What is remarkable is that AMARC is running perhaps the highest-stakes recycling program in the world, with an annual budget of $53 million: "In fiscal year 1999," one report reads, "AMARC received 93 aircraft valued at over $788 million. (We) returned (to the air) 133 aircraft and 21,303 parts valued at $1.2 billion."
So where does all that expensive aluminum go? Back to the U.S. military, to foreign governments, private collectors, and a handful of private salvage and restoration companies right in AMARCs backyard. For some, the winding stretch of Craycroft Road between Ajo and Irvington is a pilgrimage to Mecca, a search for an old friend and a source of inspiration and renewal. For others, it's a dusty swath of mostly forgotten scrap yards full of eerie and once-expensive junk.
For Terry Shelton, director of Aircraft Restoration & Marketing (ARM), it's never a dull moment. "We call it the romance of aviation," he says of the two yards where they've been acquiring, rebuilding and scrapping a wide variety of military and civilian aircraft for the past 23 years. "You never do the same thing twice."
Shelton purchased the first 10 B-52s up for bid from AMARC seven years ago, and he expects to bid on 10 more in the next month or so. "We try to sell them [intact] for memorabilia," he says. "But the scrappers get 'em and just chomp 'em up so there's nothing left...make beer cans out of them." That's his facetious way of saying the metal, mostly aluminum and tons of steel, is recycled for the manufacture of cars, buildings, stainless steel, and sure, millions of aluminum cans.
A couple of wingless, camouflaged B-52 bodies remain on the east side of his yard. En route, we pass the narrow tube of an F-105 fighter plane propped up like a giant model on triangular steel cradles. Wingless, tailless and missing part of its nose, it's seemingly beyond repair. That's the first thing you learn out here -- there's no such thing as "beyond repair."
"That (plane) was in Vietnam," Shelton says with a sweep of his hand. "She did most of the work before the F-4s came along. We had it all together, and now we're taking it apart to ship to a museum in England."
Shelton, whose father was a Marine Corp. aviator, has a cautious love for aircraft. "I went to college so I would never have to work on planes," he says. Nonetheless, he found the relatively isolated work of retrieving pieces of demolished planes at Evergreen preferable to his years as a self-employed businessman (this is what retail jewelry and women's apparel will do to you).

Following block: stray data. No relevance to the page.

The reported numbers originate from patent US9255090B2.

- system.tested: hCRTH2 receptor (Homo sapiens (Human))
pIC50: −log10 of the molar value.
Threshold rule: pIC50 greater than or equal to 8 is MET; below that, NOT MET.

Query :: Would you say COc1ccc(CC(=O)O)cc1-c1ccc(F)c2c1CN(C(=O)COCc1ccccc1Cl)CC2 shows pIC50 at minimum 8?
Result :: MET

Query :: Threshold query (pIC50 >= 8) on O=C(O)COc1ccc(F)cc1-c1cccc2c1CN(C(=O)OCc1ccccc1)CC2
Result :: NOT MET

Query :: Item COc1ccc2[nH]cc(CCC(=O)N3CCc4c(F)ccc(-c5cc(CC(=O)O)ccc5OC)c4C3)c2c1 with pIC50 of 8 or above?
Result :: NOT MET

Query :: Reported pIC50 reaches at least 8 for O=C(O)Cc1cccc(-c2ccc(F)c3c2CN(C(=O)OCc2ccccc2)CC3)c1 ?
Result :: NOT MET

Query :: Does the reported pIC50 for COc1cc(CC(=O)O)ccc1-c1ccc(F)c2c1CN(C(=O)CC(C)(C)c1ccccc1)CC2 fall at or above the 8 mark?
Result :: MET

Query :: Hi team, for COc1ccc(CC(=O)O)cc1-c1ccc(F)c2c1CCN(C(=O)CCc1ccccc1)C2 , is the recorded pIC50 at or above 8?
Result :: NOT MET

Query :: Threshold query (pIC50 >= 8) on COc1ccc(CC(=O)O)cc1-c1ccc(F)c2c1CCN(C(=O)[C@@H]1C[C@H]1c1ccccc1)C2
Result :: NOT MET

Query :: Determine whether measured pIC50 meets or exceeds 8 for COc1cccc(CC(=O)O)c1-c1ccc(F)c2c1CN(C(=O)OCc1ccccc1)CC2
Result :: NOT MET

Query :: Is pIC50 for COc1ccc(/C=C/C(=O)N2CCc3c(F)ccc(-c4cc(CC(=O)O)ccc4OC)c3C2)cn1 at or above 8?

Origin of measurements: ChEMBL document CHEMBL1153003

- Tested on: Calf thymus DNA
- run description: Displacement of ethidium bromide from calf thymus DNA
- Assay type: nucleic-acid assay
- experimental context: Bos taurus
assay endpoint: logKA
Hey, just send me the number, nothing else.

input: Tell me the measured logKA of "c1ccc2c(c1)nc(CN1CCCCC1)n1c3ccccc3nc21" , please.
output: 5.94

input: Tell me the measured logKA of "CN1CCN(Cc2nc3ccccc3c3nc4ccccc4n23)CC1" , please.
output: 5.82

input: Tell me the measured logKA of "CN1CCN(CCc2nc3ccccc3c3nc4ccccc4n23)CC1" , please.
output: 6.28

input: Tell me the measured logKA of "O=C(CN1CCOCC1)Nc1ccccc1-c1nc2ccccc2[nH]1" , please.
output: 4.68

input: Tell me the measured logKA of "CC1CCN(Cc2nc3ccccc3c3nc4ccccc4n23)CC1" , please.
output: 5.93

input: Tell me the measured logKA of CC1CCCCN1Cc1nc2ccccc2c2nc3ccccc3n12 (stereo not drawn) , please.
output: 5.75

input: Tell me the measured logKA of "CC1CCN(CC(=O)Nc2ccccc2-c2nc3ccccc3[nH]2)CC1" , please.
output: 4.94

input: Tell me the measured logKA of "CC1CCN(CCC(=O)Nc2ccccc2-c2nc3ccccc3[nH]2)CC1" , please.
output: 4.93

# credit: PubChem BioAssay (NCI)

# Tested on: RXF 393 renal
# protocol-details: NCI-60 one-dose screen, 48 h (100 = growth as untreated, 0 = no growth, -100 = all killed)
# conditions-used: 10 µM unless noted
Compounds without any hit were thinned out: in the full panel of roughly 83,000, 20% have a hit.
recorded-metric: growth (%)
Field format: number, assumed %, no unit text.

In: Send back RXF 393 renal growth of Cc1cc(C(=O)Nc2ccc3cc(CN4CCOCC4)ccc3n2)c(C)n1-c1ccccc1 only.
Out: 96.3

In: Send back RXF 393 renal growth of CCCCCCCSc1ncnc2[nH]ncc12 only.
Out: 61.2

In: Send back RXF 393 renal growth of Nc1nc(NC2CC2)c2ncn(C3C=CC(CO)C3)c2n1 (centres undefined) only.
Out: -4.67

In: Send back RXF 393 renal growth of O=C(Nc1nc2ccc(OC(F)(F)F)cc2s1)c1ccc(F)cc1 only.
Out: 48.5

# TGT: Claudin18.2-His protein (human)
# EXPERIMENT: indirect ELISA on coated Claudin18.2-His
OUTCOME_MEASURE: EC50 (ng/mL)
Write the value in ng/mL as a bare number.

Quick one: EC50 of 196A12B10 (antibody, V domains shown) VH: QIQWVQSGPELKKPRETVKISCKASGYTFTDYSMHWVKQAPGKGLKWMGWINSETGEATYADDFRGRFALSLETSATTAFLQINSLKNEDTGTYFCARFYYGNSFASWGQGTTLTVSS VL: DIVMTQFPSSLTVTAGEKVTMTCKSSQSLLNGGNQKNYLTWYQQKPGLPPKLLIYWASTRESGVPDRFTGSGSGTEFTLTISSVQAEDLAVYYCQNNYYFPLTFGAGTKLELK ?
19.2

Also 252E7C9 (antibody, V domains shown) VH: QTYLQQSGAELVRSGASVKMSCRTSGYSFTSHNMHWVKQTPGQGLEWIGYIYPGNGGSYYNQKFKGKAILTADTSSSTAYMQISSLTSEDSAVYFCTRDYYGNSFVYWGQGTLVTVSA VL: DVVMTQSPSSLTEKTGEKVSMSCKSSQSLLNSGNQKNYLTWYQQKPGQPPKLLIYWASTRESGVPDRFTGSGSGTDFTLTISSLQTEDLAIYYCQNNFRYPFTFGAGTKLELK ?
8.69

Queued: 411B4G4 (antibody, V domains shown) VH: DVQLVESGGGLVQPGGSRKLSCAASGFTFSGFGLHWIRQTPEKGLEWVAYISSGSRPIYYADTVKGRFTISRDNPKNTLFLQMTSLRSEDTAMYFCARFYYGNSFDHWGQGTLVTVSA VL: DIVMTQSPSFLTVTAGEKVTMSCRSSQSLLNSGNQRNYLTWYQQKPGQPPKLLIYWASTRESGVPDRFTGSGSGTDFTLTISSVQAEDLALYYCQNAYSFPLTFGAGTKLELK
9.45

These days, he's responsible for all the activities at the privately owned ARM. He estimates half of their business is rebuilding for aesthetic displays, with the rest going to "testing, movies and scrap and parts sales." He's sold large-scale props that appeared -- usually in flames -- in Armageddon, Clliffhanger, Tank Girl, Iron Eagle III and Harley Davidson and the Marlboro Man. He's had calls for 707 bodies to make restaurants in Korea. He transported a fighter plane cockpit to a doctor in Santa Cruz, California, who fashioned an addition to his home out of it. "It's all computerized," Shelton says. "The instrument panels light up, and there's a stereo system. I got him a tape of a pilot flying from Guam to Midway, with the engine sounds and the chatter. So it's like you're in a real cockpit."
He seems genuinely interested in every crazy thing people come up with to do with airplanes, and he has files of scraps, magazine articles and photos of every ingenious endeavor that's crossed his desk. One of several stories he tells with a gentle smirk is the fate of the HU-16, a Navy sea plane called "the Albatross":
"All these doctors and lawyers thought these would be the greatest things to buy and fix up, like a flying Winnebago. They put kitchens in them and everything else, and then found out the reason there are two seats in front of that plane is because it takes two pilots. So they're out there, with the family and neighbors inside, with the dog and the kids, trying to land in the ocean and in lakes. They'd never done that before, so they'd crash. So now they're all sitting in airports looking all nice and pretty, but nobody can fly them. You might've seen them on TV in the last couple years in Budweiser commercials."
Not a single plane out here has crashed, though you wouldn't know it to look at them. "If they had, we wouldn't have them," Shelton explains. "They'd be in a hangar somewhere, getting rebuilt piece by piece to find out what happened. Like the Lockerbie jet. That one's all back together now, though they still haven't figured out what happened."